Sen. Mike Bernskoetter’s Legislative Column for Sept. 17, 2020

Wrapping Up Legislative Activity

The Missouri General Assembly hit two birds with one stone this past week, as lawmakers completed the annual veto session and wrapped up work on an extra session called by the governor.

The annual veto session was held on Wednesday, Sept. 16. This usually day-long session provides the General Assembly with the opportunity to consider overturning any of the governor’s vetoes on legislation from the regular legislative session earlier in the year. In order to do this, however, at least two-thirds of both chambers must approve of the override motion.

As we all know, the regular legislative session was interrupted due to the outbreak of the coronavirus in March. Still, the General Assembly was able to pass several pieces of important legislation, as well as a balanced state operating budget for the 2021 Fiscal Year. After reviewing the bills passed by the General Assembly, the governor ended up vetoing two bills and 17 line items in the budget. One bill vetoed by the governor was Senate Bill 718. This bill contained a wide range of provisions relating to veterans, as well as proposed the creation of the Department of Military Forces. The other bill vetoed in full was House Bill 1854, which made several changes to local governments.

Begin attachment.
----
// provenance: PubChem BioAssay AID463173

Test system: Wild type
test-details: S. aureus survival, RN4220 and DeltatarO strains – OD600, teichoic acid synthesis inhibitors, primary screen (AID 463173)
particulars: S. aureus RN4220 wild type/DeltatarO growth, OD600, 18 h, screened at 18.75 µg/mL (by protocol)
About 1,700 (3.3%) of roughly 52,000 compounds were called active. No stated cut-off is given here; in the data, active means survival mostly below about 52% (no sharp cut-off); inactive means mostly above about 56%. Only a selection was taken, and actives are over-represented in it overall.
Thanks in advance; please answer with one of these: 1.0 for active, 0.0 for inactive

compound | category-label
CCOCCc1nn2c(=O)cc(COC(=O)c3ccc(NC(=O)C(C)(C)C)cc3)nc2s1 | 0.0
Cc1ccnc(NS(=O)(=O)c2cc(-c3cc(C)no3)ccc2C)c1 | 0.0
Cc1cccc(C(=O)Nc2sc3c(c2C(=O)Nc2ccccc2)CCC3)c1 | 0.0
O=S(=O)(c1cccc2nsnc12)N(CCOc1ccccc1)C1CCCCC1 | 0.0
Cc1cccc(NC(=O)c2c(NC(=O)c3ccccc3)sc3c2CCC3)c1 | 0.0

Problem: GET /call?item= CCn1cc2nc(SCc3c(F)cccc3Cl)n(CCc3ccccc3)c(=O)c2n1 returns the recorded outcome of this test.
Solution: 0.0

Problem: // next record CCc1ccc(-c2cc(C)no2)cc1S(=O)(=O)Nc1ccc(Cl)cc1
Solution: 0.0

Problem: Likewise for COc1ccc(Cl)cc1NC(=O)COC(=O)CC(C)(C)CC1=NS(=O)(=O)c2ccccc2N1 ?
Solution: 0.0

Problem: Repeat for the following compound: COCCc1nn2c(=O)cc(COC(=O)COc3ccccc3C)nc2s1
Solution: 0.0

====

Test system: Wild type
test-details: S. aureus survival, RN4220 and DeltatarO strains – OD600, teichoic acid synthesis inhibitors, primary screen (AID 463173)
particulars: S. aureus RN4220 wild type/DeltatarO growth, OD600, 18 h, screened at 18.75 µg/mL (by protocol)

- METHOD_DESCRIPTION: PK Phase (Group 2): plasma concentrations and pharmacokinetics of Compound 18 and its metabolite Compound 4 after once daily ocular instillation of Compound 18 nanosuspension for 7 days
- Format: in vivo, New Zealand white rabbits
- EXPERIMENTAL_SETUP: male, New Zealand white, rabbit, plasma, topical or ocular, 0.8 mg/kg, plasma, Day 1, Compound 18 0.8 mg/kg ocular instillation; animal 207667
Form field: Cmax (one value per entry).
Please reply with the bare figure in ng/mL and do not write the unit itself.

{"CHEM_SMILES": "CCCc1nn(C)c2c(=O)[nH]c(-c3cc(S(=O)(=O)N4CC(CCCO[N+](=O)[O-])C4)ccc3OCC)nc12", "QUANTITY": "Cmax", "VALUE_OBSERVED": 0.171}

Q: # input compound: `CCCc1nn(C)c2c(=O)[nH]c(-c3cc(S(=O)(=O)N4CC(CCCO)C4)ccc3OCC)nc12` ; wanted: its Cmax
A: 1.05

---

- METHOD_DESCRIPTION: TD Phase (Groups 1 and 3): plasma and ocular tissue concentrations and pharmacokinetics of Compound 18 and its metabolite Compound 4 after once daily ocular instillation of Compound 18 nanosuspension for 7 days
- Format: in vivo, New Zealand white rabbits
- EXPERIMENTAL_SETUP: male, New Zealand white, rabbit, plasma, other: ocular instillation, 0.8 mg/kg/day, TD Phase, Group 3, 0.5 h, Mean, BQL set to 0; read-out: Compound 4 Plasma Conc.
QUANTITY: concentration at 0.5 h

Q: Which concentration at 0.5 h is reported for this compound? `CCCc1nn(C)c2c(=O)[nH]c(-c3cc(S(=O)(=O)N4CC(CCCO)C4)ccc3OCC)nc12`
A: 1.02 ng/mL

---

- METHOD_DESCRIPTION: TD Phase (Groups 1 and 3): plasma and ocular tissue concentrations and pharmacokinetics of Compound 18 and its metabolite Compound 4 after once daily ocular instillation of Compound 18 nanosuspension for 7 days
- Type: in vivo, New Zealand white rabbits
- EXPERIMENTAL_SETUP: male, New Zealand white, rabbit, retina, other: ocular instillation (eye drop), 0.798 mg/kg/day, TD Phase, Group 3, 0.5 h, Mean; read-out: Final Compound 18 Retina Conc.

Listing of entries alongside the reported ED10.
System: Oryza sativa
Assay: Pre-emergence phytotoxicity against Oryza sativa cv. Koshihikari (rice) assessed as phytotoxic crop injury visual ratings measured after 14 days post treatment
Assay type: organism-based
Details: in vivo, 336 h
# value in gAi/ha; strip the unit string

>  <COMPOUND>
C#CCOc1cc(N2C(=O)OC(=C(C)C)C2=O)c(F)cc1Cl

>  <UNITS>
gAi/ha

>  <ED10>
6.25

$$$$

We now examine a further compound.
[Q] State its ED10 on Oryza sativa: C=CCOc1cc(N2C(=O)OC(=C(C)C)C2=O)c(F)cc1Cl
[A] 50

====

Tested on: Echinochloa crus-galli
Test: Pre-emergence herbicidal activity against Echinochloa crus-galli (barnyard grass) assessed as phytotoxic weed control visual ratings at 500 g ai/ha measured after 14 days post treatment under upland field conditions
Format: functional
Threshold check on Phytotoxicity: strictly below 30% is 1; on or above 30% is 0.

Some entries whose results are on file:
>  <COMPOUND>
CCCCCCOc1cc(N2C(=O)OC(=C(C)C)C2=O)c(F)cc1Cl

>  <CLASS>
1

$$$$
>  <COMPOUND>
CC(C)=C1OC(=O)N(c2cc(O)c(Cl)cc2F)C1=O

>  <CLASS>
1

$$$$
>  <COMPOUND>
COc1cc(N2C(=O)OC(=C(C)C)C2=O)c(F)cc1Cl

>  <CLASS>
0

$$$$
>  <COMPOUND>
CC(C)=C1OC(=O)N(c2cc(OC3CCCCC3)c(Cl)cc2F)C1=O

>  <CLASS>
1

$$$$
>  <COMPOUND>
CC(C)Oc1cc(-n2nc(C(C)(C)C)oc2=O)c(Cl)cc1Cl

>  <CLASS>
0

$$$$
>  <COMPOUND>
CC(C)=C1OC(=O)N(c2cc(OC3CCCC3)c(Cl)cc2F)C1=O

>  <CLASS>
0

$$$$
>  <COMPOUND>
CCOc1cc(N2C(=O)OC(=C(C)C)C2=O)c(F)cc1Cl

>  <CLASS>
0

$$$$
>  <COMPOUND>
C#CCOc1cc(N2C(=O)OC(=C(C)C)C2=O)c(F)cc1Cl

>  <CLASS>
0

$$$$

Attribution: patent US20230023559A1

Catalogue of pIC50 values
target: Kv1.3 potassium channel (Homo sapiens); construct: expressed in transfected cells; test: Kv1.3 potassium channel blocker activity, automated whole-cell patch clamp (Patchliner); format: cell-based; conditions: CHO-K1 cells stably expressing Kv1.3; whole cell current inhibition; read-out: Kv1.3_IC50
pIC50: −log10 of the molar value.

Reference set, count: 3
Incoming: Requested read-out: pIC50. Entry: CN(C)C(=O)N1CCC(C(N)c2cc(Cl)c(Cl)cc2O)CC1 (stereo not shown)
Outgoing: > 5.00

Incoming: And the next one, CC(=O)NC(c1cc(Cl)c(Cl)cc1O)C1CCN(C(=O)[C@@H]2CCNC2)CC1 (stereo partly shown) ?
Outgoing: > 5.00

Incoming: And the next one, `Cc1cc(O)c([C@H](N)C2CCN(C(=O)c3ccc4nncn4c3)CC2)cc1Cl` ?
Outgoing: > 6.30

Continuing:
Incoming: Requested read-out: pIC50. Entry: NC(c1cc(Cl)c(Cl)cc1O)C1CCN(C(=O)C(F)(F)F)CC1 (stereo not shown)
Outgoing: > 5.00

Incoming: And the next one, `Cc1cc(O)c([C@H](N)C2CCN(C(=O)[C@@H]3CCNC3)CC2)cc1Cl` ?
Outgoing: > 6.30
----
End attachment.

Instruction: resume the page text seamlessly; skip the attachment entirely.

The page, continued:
After gaveling in for veto session, the House of Representatives successfully moved to overturn one of the governor’s line-item vetoes to House Bill 2004. While approved by the House, the override motion was not taken up in the Senate, thus failing. No other overrides were made in either the House or the Senate, resulting in an uneventful veto session.

As I said earlier, the General Assembly also wrapped up its work on an extra session called by the governor to address violent crime. During the extra session, lawmakers passed two key measures. House Bill 66 creates the Pretrial Witness Protection Services Fund, which will provide law enforcement agencies with the resources they need to protect witnesses and their immediate families during investigations. House Bill 46 temporarily lifts the residency requirements for police officers in the City of St. Louis, with the hopes of solving the city’s shortage of police officers. Together, I believe these bills make our state safer and put more dangerous criminals behind bars.

While the Legislature has concluded its work on these two sessions, know that my office continues to be available to serve you. Please feel free to contact my office at (573) 751-2076 if you have questions about your state government or need assistance. For information about my committee assignments or sponsored legislation, please visit my official Missouri Senate website at